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Multi-resistance states through electrically-driven phase transitions in VO2/HfO2/VO2 heterostructures on silicon

Key advantages of memory chips fabricated using the Harvard process include faster access time, smaller die size and lower power, all "holy grails" of the memory market. This invention is part of a portfolio of IP, starting with a basic patent for a vanadium oxide, field-induced switch.

Intellectual Property Status: Patent(s) Pending

Applications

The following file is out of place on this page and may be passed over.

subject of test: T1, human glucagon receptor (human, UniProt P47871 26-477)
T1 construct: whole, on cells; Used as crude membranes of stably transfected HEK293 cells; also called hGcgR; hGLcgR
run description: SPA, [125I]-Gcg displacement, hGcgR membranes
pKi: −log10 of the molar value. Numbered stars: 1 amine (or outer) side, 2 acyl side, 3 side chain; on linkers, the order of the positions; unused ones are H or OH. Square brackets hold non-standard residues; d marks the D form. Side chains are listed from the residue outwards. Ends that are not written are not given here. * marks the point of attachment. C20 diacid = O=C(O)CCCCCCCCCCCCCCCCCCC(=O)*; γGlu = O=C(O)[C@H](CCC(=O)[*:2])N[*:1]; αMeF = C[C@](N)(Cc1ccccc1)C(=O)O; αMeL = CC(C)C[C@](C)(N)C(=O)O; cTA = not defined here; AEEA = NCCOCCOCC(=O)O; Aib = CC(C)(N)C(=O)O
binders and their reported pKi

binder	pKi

Method for fabricating from a single type of material, devices that can undergo phase transitions (e.g., transition from an insulator to a metal, or vice versa) at multiple voltages. A typical material would be a functional (“smart”) oxide such as vanadium oxide. Storage devices could be built for example that can store multiple bits by implementing the different voltages. Resistive random access memory, a type of non-volatile RAM, is a major area of interest in the semiconductor industry.

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